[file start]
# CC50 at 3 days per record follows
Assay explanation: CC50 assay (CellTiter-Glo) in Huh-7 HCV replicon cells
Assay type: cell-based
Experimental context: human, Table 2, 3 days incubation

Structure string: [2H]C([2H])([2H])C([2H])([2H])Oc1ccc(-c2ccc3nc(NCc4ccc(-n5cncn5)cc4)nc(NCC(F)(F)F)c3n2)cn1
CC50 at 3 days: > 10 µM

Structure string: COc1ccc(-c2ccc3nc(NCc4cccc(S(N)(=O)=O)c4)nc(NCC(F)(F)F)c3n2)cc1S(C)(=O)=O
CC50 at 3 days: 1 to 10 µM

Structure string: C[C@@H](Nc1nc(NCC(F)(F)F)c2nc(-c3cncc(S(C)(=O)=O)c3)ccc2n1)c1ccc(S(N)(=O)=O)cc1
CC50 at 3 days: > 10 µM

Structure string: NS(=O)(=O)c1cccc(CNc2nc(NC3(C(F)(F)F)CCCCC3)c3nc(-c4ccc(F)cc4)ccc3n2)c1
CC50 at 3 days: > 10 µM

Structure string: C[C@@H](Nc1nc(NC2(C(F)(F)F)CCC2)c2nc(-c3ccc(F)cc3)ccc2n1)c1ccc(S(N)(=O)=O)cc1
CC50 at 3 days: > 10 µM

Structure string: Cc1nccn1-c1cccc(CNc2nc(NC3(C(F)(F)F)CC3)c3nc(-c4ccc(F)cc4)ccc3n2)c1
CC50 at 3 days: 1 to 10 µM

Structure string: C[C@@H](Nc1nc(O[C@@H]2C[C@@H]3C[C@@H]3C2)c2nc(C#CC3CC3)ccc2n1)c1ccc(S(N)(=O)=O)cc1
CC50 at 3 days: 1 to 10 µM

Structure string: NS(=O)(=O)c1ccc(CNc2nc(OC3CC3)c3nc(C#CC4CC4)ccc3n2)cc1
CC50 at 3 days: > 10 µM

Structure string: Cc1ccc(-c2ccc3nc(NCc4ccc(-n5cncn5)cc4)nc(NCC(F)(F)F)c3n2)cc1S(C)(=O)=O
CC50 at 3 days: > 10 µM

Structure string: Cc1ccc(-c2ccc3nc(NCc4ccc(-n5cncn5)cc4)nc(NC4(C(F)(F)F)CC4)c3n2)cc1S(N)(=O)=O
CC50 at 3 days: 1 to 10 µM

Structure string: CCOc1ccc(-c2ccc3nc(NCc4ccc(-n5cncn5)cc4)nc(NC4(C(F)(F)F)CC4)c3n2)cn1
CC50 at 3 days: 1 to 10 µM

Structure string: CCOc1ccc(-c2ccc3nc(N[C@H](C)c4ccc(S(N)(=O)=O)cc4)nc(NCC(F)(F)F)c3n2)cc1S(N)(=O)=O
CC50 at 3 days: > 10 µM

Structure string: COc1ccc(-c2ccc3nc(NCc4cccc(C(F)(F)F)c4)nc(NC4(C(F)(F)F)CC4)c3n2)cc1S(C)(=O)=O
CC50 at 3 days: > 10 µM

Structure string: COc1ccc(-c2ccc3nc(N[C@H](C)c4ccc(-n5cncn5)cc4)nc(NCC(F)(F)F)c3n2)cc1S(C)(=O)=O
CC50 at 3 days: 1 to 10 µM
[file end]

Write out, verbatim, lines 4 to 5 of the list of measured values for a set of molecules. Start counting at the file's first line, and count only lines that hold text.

Experimental context: human, Table 2, 3 days incubation

Structure string: [2H]C([2H])([2H])C([2H])([2H])Oc1ccc(-c2ccc3nc(NCc4ccc(-n5cncn5)cc4)nc(NCC(F)(F)F)c3n2)cn1